By Brandon Shulleeta RICHMOND, Va. (Reuters) - The mayor of Charlottesville called on Friday for a special session of Virginia's legislature to let localities decide the fate of Confederate monuments like the statue at the center of a far-right rally last week that turned deadly. Mayor Mike Signer issued his appeal amid an increasingly contentious debate over what to do with memorials to Confederate figures, who fought for the preservation of slavery during the U.S. Civil war, that are seen by opponents as offensive. In what has become the biggest domestic crisis of his presidency, Donald Trump has been sharply criticized, including by fellow Republicans, for blaming Charlottesville's violence not only on the white nationalist rally organizers, but also the anti-racism activists who opposed them.

    Fri, 18 Aug 2017 17:20:48 -0400
  • Spouse hostility may worsen chronic low back pain

    Women back-pain sufferers and those with depressive symptoms were the most vulnerable to spousal criticism, whether the harsh attitude was just perceived or overtly expressed, the study authors report in the journal Pain, online August 8. “Most studies of spouse and family interactions with people with chronic pain have focused on the positive effects of adequate social support,” said lead author John Burns of Rush University in Chicago. Spouse criticism can lead to increased pain, even up to three hours later and patient pain such as grimacing, groaning and straining can lead to increased spouse criticism up to three hours later, Burns said he found in a prior study.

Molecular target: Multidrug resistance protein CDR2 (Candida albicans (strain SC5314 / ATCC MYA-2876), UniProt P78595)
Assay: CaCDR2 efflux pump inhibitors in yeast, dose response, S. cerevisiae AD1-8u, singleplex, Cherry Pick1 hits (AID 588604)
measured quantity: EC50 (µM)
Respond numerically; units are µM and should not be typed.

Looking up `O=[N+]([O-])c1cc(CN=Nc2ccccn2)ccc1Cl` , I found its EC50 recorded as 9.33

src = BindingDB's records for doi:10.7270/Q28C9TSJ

Fri, 18 Aug 2017 16:53:30 -0400
  • Big city biotechs decamp for suburbs as property costs rise

    The biotech industry is facing high rents and tight lab space in Boston, New York and San Francisco, forcing companies into the suburbs in a sign the "live, work and play" movement into big cities may have hit a roadblock. For example, Modern Meadow, a biotech start-up poised to manufacture leather from the fermentation of natural collagen protein without using live animals, was looking at a prohibitive $200 million cost to build its own lab and manufacturing facility in New York City.

    Fri, 18 Aug 2017 16:52:25 -0400
  • California mass killer spared death penalty over prosecutor misconduct

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    A California man convicted of the worst mass killing in Orange County history was spared the death penalty on Friday after a judge found that serious misconduct by prosecutors had violated his rights to a fair trial. The ruling means that, barring a successful appeal, former tugboat worker Scott Dekraai, 47, will be sentenced to life in prison for killing eight people in a 2011 shooting rampage at a Seal Beach hair salon. "If this case had been prosecuted from the outset by the Orange County District Attorney within the most fundamental parameters of prosecutorial propriety, this defendant would likely be living alongside other convicted killers on California's Death Row," Superior Court Judge Thomas Goethals wrote in a 19-page ruling.